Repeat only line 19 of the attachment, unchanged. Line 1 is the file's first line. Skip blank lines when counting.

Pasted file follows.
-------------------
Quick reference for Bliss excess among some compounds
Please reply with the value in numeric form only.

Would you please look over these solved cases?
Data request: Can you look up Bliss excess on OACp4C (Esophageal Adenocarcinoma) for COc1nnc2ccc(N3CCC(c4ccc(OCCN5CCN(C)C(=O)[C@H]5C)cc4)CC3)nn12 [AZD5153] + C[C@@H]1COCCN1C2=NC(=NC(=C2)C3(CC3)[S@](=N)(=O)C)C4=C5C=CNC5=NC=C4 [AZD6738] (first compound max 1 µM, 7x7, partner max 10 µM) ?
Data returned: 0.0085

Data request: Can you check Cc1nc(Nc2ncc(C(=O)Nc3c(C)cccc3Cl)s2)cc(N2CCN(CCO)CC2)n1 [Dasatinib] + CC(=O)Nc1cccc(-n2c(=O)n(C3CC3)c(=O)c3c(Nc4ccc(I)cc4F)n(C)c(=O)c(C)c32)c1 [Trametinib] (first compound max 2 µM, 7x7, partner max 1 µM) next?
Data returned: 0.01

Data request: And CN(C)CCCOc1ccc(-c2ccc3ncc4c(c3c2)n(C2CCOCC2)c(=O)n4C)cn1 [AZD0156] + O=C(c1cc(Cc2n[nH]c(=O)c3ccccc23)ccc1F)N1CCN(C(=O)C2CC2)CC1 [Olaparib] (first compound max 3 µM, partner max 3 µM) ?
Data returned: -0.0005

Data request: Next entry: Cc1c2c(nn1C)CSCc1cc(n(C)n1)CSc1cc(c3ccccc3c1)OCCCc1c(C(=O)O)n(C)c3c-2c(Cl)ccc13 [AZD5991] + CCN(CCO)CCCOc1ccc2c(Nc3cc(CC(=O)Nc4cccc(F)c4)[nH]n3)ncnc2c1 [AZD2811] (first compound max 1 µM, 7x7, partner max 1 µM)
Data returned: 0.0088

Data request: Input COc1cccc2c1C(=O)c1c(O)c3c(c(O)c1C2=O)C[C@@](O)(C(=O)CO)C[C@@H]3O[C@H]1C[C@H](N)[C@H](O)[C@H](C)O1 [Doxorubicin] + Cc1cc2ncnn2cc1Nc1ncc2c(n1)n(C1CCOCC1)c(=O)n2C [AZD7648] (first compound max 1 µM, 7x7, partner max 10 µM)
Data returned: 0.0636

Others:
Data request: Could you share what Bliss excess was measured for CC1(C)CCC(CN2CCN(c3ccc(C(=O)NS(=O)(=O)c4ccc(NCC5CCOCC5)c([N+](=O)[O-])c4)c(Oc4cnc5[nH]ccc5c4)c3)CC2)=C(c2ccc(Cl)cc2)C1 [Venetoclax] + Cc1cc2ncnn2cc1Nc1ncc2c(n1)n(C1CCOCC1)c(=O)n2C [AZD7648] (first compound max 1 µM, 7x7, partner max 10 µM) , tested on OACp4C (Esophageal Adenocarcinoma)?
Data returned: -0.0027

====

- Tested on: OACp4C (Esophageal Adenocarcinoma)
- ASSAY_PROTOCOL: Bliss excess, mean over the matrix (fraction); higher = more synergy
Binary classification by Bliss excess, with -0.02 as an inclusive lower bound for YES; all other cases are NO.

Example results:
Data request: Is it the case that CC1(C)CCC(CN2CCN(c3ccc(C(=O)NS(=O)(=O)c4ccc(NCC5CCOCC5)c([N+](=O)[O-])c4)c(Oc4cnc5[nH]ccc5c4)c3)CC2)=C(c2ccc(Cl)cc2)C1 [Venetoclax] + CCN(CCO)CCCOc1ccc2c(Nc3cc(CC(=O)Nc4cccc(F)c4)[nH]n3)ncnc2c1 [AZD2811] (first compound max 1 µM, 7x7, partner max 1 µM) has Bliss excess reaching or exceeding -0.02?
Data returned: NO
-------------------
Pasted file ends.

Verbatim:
- ASSAY_PROTOCOL: Bliss excess, mean over the matrix (fraction); higher = more synergy